This line of argument by the MFA is a complete red herring.
Although the United States of America's holding of detainees at the Guantanamo Bay camp indefinitely without charge is deplorable, almost all detainees at that American detention facilities are non US citizens.
The list of Individuals detained by the Department of Defense at Guantanamo Bay, which is available to the public (link: http://1.usa.gov/NLi4pm) states that during the period of January 2002 to 15 May 2006, there was only one US citizen, Yasser Himdi (aka Yaser Esam Hamdi), detained at that facility.
Yaser a Saudi national, who was citizen by birth of the USA, was raised almost entirely outside of the USA. When Yaser was captured in Afghanistan during the 'war on terror' in November 2001, he was reportedly not identifiable as an American citizen; which was why he was sent to the detention facility in Guantanamo in January 2002. When his American citizenship was established, he was sent to another detention facility, Brig, in Virginia, in April 2002. Yaser has since been released from detention, returned to Saudi Arabia, and has renounced his American citizenship.
In contrast, almost all detainees detained under the Internal Security Act of Singapore are Singaporeans.
In the USA, even if the Government has the power to detain citizens it has classified as 'enemy combatants', the citizens have a right to challenge the 'enemy combatant' status before an impartial judge.
In Singapore, even if there is a legal framework and prescribed rules for citizens of Singapore detained under the Internal Security Act, they do not have this right to appear before an impartial judge to challenge that they are not 'Euro Communists', or 'Marxist Conspirators', or 'Jemaah Islamiyah members'.
The Internal Security Act is an archaic law inherited by us from our former colonial masters; created especially to oppress and intimidate us into subservience.
It appears that MFA has repeated inaccuracies about the ISA year after year to the international community, and seem to have paid scant attention to the developments in the global scene on terrorism-related preventive detentions; the most recent being Malaysia repealing its own Internal Security Act to replace it with terrorism-specific laws.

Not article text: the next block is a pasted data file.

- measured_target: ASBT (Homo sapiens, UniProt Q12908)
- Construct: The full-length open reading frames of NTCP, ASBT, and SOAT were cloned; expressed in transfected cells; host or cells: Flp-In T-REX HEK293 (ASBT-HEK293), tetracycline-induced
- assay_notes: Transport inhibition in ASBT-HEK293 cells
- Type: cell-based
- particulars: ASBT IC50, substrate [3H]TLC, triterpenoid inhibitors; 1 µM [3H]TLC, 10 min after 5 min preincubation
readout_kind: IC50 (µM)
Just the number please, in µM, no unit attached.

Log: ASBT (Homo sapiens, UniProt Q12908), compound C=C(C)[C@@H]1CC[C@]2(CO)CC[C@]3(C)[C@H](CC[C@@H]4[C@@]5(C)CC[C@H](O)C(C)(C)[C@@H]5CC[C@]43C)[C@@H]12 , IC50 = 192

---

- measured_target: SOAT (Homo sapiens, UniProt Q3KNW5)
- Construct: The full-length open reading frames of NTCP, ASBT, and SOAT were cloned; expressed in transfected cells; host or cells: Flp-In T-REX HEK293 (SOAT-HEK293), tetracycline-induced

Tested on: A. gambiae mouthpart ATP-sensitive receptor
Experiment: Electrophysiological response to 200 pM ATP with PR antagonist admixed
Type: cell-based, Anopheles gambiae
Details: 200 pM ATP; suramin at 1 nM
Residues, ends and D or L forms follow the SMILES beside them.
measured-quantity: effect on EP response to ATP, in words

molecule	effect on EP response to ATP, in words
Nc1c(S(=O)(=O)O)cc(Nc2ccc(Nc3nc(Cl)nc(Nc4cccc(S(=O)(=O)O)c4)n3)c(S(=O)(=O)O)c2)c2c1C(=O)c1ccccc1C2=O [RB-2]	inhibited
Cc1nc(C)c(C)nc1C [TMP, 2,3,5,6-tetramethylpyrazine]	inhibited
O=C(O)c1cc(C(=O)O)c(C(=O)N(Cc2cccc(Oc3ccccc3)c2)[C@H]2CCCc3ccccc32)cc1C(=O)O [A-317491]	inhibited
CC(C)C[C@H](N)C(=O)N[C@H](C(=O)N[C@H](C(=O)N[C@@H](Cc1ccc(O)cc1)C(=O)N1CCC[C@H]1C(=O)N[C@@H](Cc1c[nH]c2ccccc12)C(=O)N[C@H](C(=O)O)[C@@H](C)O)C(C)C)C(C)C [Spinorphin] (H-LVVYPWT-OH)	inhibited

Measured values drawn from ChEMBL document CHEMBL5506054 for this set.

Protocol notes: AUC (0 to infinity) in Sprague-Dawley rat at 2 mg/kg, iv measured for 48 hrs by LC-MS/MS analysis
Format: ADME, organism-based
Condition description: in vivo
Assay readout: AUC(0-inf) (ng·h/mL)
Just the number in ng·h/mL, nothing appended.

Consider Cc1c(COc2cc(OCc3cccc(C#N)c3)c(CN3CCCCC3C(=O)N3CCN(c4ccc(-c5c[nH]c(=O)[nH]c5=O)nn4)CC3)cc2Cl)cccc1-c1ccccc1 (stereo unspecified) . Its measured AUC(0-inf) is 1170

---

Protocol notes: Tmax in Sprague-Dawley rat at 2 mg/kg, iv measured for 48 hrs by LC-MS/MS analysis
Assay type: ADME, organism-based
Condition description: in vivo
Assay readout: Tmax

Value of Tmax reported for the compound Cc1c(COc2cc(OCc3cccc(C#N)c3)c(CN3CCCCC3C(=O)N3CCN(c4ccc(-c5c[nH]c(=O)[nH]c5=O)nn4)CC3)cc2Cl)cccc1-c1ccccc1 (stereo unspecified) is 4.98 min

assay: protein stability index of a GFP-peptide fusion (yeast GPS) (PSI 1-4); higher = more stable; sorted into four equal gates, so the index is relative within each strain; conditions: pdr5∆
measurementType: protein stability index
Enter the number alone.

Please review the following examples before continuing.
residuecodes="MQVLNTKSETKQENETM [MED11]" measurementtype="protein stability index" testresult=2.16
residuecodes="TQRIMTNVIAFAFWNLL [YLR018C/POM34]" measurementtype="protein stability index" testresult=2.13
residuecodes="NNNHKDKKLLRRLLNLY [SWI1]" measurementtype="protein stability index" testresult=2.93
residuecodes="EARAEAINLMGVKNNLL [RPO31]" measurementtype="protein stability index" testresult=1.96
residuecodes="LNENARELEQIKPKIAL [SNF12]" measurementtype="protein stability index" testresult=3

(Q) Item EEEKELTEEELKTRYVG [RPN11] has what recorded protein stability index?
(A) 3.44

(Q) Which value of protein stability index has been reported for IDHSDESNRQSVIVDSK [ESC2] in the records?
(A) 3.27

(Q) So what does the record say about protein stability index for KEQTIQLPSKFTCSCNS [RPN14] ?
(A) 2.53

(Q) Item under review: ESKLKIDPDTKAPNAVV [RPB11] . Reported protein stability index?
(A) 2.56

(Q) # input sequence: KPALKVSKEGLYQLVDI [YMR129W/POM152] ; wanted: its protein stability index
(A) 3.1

Citizens of Singapore who have been detained in the past, have come out in recent years to dispute the Government's version for their detentions (link: http://bit.ly/Q64xrS). The Government of Singapore has not responded in an appropriate enough manner to them, nor will it convene a Commission of Inquiry to review the allegations against these detainees and the supporting documents.
It certainly seems that the Government of Singapore is not interested in facts, and does not want facts to come in the way of the conclusions it wishes to reach, pursuant to its own ideology.
This ideology has also undermined objectivity of MFA's rebuttal of US Department of State’s Country Report on Singapore's Human Rights Practices for 2011.
The Government of Singapore should stop justifying inefficient systems that are not on par with international norms, as being unique to Singapore.
Democratic elections and the rule of law are surely not the only means by which the Government is accountable to the people. If those were the only means, there was no necessity for the Government to convene a Commission of Inquiry on the last December's MRT breakdowns. They could have just waited for the next election to account to the public about public transportation.
While the Government adapts its policies supposedly in the interests of its people and as the balance of rights and obligations evolve in our society, it should not deprive its citizens of their right to judicial review of government discretion for preventive detention.
Since the 1960s, more than 2500 citizens have already paid a heavy price because they were denied this right. Some citizens have spent close to three decades in preventive detention, being denied even simple joys, like seeing their children grow up.